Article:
Can You Eat Tuna Steak Raw?

Can You Eat Tuna Steak Raw?

You might feel a little doubtful about the idea of raw tuna. Although sashimi is a dish enjoyed by many and lots of people like the raw fish that accompanies sushi, most of us feel somewhat unsure about raw fish in other contexts.

Is it safe to eat, and if not, what are the dangers? Is there anything you need to do to make sure it is okay to eat? You don’t want to just eat any old raw fish, so you should be a little careful about what you buy and consume. If not properly handled, raw fish could make you ill.

Can you eat tuna steak raw? Yes, raw tuna is generally safe to eat when prepared properly, and is actually highly nutritious. Often, the best pieces of tuna are saved for this kind of consumption, so don’t dismiss raw tuna steak as unappetizing. Sushi bars and fancy restaurants often serve it – for good reason.

Why Would You Eat Raw Tuna Steak?

Raw tuna – like cooked or canned tuna – has plenty of health benefits and it is an attractive food source. It has plenty of protein, healthy fats, and low carbs. It also contains omega-3 fatty acids, which are thought to improve the health of the heart. Further benefits are vitamin C, manganese, and zinc, which can boost your immune system.

Many people also enjoy the raw steaks. Tuna is almost universally popular when canned or cooked, so it’s not surprising that its raw version is greatly enjoyed by some people. It is a good alternative and can be used in many dishes, such as sashimi and tuna tartare.

A further reason for eating raw tuna is that overcooked tuna loses its texture and can become unpleasant and chewy. As the fish begin to break down with the heat, the tuna’s quality degrades and it becomes a less enjoyable meal.

What are the Potential Dangers of Raw Tuna Steak?

However, there are some good reasons not to eat tuna raw, including the risk of parasites and the high levels of mercury. It is not recommended for pregnant women to eat raw tuna, and immuno-compromised people may also wish to avoid it to reduce their chances of catching anything dangerous.

Raw tuna is a fairly common source of parasites, many of which can be harmful to humans. The chance of tuna containing parasites depends on where it was caught and what kind of tuna it is, but it’s certain that a high percentage of the fish will have parasites.

Some of these might cause diarrhea, food poisoning, vomiting, stomach pain, etc. In general, they are not thought to be dangerous, but they are certainly unpleasant and best avoided.

These parasites will usually be killed by the cooking process, but good handling will help to reduce them in raw fish – and freezing is an excellent way to kill them without having to cook the fish.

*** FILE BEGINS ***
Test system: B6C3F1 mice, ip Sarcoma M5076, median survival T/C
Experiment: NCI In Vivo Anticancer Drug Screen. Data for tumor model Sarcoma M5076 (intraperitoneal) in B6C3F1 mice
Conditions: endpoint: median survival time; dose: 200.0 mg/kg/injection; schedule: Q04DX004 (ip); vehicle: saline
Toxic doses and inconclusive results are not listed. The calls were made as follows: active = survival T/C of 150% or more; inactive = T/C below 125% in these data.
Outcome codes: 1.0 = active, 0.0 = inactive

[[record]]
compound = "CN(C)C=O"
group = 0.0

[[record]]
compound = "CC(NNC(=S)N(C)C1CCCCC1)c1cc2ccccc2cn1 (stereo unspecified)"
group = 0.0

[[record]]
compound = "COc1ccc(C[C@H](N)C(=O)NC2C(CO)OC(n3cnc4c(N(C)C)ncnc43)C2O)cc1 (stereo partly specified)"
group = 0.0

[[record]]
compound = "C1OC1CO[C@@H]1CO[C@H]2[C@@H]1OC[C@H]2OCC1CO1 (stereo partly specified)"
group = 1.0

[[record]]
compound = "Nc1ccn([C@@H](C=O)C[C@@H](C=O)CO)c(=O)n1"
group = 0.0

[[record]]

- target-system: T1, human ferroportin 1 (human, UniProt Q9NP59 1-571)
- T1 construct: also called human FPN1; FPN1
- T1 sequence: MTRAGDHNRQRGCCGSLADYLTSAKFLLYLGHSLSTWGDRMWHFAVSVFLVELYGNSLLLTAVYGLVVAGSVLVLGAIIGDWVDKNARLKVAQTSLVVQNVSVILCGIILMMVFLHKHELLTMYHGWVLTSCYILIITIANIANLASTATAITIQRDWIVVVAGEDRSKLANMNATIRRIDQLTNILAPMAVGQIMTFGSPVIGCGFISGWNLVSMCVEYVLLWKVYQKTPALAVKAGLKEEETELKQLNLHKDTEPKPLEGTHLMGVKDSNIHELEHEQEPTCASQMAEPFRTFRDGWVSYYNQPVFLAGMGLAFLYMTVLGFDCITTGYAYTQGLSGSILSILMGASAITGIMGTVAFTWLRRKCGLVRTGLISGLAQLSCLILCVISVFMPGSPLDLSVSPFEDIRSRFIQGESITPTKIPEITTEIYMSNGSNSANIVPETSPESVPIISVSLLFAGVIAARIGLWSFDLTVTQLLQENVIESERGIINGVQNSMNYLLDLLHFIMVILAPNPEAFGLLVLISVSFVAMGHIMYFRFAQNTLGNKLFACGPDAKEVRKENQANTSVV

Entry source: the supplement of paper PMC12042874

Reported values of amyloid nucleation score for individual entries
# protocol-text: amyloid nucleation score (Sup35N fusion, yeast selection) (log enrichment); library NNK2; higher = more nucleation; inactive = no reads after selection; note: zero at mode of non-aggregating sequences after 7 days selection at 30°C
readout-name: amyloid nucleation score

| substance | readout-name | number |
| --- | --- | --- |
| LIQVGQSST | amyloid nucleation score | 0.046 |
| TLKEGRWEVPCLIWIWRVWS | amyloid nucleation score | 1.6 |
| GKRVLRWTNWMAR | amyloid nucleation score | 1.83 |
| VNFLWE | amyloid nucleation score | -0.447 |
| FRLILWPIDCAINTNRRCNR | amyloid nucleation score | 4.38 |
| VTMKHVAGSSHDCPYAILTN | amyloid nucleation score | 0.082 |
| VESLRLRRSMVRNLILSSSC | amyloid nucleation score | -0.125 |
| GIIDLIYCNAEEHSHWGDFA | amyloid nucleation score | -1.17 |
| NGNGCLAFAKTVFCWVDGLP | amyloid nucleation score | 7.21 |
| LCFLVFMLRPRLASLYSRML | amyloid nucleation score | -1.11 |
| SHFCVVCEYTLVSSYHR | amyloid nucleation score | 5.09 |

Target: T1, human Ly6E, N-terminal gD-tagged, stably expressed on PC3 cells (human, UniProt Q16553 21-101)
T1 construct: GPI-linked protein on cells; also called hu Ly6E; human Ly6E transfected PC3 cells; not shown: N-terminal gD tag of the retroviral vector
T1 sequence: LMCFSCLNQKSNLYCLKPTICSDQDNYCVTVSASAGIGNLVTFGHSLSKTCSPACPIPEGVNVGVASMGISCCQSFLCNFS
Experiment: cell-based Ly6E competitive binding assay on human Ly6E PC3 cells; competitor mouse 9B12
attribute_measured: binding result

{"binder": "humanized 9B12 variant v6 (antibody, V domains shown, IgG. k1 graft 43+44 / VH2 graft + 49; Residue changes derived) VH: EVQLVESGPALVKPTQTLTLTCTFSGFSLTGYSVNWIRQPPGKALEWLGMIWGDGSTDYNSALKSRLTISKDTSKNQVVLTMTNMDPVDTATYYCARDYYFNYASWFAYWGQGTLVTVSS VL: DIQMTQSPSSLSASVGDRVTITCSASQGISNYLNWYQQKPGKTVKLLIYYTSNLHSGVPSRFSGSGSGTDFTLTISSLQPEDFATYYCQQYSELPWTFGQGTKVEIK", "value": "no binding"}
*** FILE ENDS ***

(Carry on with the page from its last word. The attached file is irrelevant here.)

Most tuna steak should therefore be frozen before it is processed and eaten. This should take care of parasites and ensure that the fish is safe for human consumption.

However, the high levels of mercury may also put people off eating tuna – and while mercury isn’t removed by cooking, the kinds of tuna that tend to be eaten raw are also the kinds that tend to be high in mercury.

The large species of tuna, those that feed on lots of smaller fish with mercury in them, are more likely to be high in mercury themselves. Smaller fish tend to have lower amounts, because they are not so likely to be feeding on mercury-rich foods.

Mercury in small doses should have little effect on you, but if you eat a lot of raw tuna, you might suffer from problems. Excessive amounts of mercury in the body can damage both your heart and your brain, and many people who eat fish are consuming more mercury than they should be on a daily basis.

If you eat a lot of tuna, consider being mindful of this when choosing a tuna steak, and try to pay attention to the kind of tuna that is being offered. Bigeye, bluefin, and yellowfin – popular for raw steaks – are commonly high in mercury.

Will Freezing Always Help Remove Parasites From Tuna?

No, freezing is not guaranteed to remove all parasites, although it should kill off most and minimize the risk. Most restaurants freeze their tuna steaks for a certain period of time prior to serving them, and the FDA offers strict guidelines to help increase the chances of killing off parasites.

If you plan to serve raw tuna steaks at home, make sure you thoroughly familiarize yourself with the stipulations, the safe levels, and the full process for freezing and defrosting. Tuna needs to be frozen for a specific period of time (how long depends on the temperature) to ensure it is safe to eat.

How Much Raw Tuna is Safe to Eat?

This depends very much on the individual and their diet. Raw tuna should ideally be limited to an occasional treat, not something that you are eating daily. Try to get your omega-3 fatty acids from other sources, rather than depending on tuna to meet the requirement.

For some people, raw tuna is considered an unnecessary risk in any quantity. We have already mentioned that pregnant women and immuno-compromised people should avoid consuming it. Others who may be at risk from this food include older adults and young children. It is also recommended that breastfeeding mothers do not eat it, so they don’t risk passing anything unpleasant on to their babies.

On the whole, unless you are in good health, you should not eat raw tuna. The risks that it poses are not worth taking, and cooked or canned tuna would be a better option – or another kind of fish altogether.

Final Thoughts

You can certainly eat tuna steak raw, but it is something to do with caution, and in moderation. Large amounts of raw tuna steak are not considered healthy, partly due to the mercury levels, and partly due to the parasite risk. If you are unwell in any way, it would be much safer to choose cooked tuna; you will enjoy many of the same nutritional benefits without the increased risk.